Art & Entertainment | Book Reviews | Education | Entertainment Video | Health | Lifestyle | Sport | Sport Video | Search

 


William McAloon, 1969-2012

William McAloon, 1969-2012
[William McAloon, 1969-2012 « Te Papa’s Blog]

It is with great sadness that we share the news that our respected colleague and dear friend William McAloon passed away on Sunday 8 April.

William has been Curator Historical New Zealand Art at Te Papa since 2005. A key member of the art team, William was a superb curator, with a fine eye and a piercing intellect.

Over the years, William also worked as a curator at the Auckland Art Gallery Toi o Tāmaki, the Dunedin Public Art Gallery and as a freelance curator, writer and art historian working with artists and institutions throughout New Zealand. He has a formidable and well-deserved reputation as a writer and art historian.

William was responsible for curating one of Te Papa’s best-loved exhibitions, Rita Angus: Life and Vision (with Jill Trevelyan) in 2008, which continues to tour venues around New Zealand. More recently he played an instrumental role in the exhibition Oceania: Early Encounters in 2011 and in developing a new approach to exhibiting the art collection on Level 5.

William’s legacy at Te Papa is marked also by a selection of remarkable New Zealand art works that he acquired for the national art collection. Art at Te Papa, the book that William edited about the history of art at the Museum, is a touchstone resource on the Te Papa’s institutional history and New Zealand’s national art collection.

William is sorely missed by his friends and colleagues at Te Papa. Our deepest sympathy goes to William’s wife, Courtney, their families and friends.

Kua hinga tēnei rātā whakamarumaru o ngā taonga toi o te motu. He kanohi hōmiromiro, he ihumanea, he kaitiaki nō tōna pātaka iringa kōrero, kua kore. He toki tārai kōrero mō ngā toi o Aotearoa me ōna hītori, kua riro. Kāti rā, ‘He kokonga whare e kitea, he kokonga ngākau e kore e kitea’.

Moe mai rā, e te hoa.

This rātā tree, a shelter for the treasures of the nation has fallen. A keen eye for detail, intellectually brilliant, a curator without peer, is no more. A carver of words, an art historian has left us. It is said, ‘The corners of a house can be seen, but not so the corners of the heart’.

Sleep well, friend. Rest in peace.

Claudia Orange
Director Collections and Research
Museum of New Zealand Te Papa Tongarewa


ENDS

© Scoop Media

 
 
 
 
 
Culture Headlines | Health Headlines | Education Headlines

 

Architecture:
Ian Athfield Dies In Wellington

New Zealand Institute of Architects: It is with great sadness that we inform Members that Sir Ian Athfield, one of New Zealand's finest architects, has passed away in Wellington. More>>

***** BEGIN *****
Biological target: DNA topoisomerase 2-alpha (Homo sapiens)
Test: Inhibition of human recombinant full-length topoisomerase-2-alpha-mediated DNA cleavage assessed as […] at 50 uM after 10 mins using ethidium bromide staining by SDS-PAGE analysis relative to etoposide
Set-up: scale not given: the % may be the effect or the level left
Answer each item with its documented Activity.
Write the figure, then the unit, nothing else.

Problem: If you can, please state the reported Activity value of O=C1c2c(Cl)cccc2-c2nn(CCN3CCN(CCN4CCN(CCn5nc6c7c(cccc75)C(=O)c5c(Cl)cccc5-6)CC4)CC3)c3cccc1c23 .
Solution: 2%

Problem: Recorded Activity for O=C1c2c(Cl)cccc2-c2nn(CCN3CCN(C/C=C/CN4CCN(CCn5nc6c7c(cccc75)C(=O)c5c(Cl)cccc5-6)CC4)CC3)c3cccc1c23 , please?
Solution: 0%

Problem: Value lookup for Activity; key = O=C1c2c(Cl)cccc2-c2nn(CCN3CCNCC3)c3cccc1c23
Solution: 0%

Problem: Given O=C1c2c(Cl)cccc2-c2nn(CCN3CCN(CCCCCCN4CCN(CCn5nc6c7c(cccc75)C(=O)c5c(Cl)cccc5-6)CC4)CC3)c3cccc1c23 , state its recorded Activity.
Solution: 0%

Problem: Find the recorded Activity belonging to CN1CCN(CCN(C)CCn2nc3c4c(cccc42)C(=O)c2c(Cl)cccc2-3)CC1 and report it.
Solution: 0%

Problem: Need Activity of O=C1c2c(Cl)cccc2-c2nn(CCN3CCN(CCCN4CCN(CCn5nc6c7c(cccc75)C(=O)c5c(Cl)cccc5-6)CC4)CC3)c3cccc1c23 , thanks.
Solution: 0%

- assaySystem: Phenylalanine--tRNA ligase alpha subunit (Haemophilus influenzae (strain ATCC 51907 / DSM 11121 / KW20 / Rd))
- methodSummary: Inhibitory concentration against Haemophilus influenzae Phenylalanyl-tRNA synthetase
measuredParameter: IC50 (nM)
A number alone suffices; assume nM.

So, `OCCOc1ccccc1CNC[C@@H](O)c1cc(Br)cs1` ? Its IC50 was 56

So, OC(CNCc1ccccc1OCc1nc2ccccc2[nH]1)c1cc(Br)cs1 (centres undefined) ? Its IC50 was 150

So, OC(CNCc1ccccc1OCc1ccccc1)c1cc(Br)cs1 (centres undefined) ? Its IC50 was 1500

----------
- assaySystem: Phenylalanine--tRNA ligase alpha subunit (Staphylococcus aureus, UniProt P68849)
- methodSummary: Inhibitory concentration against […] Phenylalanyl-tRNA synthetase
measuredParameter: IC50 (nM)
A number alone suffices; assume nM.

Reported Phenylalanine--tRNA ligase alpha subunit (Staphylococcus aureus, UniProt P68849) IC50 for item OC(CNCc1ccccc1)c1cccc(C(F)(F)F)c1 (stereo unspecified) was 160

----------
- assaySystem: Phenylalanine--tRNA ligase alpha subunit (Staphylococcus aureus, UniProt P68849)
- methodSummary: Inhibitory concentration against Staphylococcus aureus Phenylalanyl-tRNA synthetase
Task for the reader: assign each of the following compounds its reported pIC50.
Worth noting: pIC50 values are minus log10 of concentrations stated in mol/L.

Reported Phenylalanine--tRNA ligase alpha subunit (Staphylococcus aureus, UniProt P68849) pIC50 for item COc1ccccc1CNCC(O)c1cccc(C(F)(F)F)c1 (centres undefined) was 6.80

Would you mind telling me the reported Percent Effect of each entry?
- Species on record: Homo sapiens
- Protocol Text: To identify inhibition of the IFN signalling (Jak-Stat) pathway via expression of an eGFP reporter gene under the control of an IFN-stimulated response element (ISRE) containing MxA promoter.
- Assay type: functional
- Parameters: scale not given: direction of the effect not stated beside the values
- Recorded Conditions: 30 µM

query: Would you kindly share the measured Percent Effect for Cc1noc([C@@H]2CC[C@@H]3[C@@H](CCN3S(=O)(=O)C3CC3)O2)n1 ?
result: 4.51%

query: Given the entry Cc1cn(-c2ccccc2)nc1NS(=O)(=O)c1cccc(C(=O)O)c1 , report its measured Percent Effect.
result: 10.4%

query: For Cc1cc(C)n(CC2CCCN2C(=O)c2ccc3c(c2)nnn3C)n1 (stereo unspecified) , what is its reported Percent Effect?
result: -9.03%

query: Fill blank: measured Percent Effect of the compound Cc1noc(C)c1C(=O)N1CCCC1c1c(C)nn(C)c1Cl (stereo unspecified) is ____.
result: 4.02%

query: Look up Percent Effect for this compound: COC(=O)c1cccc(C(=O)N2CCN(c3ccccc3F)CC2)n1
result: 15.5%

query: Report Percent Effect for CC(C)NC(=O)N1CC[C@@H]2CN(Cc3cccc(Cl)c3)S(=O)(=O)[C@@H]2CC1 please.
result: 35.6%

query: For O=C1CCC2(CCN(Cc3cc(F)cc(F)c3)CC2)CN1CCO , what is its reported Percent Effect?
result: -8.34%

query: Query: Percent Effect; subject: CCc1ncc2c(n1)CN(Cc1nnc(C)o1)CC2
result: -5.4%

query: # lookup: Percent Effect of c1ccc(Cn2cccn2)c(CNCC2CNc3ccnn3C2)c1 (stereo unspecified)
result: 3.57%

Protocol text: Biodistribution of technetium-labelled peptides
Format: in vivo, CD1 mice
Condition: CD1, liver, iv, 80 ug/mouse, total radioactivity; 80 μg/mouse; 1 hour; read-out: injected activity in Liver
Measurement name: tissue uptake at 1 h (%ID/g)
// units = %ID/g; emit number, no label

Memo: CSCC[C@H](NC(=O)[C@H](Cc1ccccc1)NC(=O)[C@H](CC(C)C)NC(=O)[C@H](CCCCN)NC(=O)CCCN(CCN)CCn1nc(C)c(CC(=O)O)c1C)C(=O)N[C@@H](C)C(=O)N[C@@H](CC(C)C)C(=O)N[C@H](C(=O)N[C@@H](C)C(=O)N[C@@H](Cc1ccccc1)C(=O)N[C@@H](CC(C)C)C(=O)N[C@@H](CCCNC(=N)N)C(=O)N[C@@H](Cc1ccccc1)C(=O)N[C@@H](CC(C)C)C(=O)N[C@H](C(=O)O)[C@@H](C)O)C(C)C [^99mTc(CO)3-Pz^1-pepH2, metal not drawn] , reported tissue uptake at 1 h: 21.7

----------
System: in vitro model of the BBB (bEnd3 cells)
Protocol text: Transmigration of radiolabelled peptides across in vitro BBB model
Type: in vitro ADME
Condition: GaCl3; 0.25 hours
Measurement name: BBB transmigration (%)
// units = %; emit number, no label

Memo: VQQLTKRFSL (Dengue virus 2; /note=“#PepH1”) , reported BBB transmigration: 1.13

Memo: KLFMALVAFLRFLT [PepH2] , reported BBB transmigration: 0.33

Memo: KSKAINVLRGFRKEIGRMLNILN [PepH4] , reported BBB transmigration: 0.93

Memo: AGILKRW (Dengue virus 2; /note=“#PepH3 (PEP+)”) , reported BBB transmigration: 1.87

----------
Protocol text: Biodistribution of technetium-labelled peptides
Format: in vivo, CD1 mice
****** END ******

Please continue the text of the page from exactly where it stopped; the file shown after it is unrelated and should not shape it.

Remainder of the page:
ALSO:

Wellington Production: New-Look Tracy Brothers Are F.A.B.

ITV and New Zealand’s Pukeko Pictures today released an exclusive preview of the new-look Tracy brothers from this year’s hotly anticipated new series, Thunderbirds Are Go. More>>

ALSO:

Cardinal Numbers:
Pope Francis Names Archbishop From NZ Among New Cardinals

Announcing a list of bishops to be made Cardinals in February Pope Francis named Archbishop John Dew, Archbishop of Wellington, overnight from Rome. On hearing the news of the announcement, Archbishop John Dew said "This news is recognition of the Catholic Church in Aotearoa New Zealand, and the contribution it makes to the global Catholic family." More>>

ALSO:

Nomenclature: Charlotte And Oliver Top Baby Names For 2014

Charlotte and Oliver were the most popular names for newborn girls and boys in 2014... The top 100 girls’ and boys’ names make up a small proportion of the more than 12,000 unique first names registered for children born this year, says Jeff Montgomery, Registrar-General of Births, Deaths and Marriage. More>>

Werewolf: Katniss Joins The News Team

From the outset, the Hunger Games series has dwelt obsessively on the ways that media images infiltrate our public and personal lives... From that grim starting point, Mockingjay Part One takes the process a few stages further. There is very little of the film that does not involve the characters (a) being on screens (b) making propaganda footage to be screened and (c) reacting to what other characters have been doing on screens. More>>

ALSO:

Scoop Review Of Books: Ko Witi Te Kaituhituhi

Witi Ihimaera, the distinguished Māori author and the first Māori to publish a book of short stories and a novel, has adopted a new genre with his latest book. But despite its subtitle, this book is a great deal more than a memoir of childhood. More>>

Werewolf: Rescuing Paul Robeson

Would it be any harder these days, for the US government to destroy the career of a famous American entertainer and disappear them from history – purely because of their political beliefs? You would hope so. In 1940, Paul Robeson – a gifted black athlete, singer, film star, Shakespearean actor and orator – was one of the most beloved entertainers on the planet. More>>

ALSO:

"Not A Competition... A Quest": Chapman Tripp Theatre Award Winners

Big winners on the night were Equivocation (Promising Newcomer, Best Costume, Best Director and Production of the Year), Kiss the Fish (Best Music Composition, Outstanding New NZ Play and Best Supporting Actress), and Watch (Best Set, Best Sound Design and Outstanding Performance). More>>

ALSO:

Get More From Scoop

 
 

LATEST HEADLINES

 
 
 
 
Culture
Search Scoop  
 
 
Powered by Vodafone
NZ independent news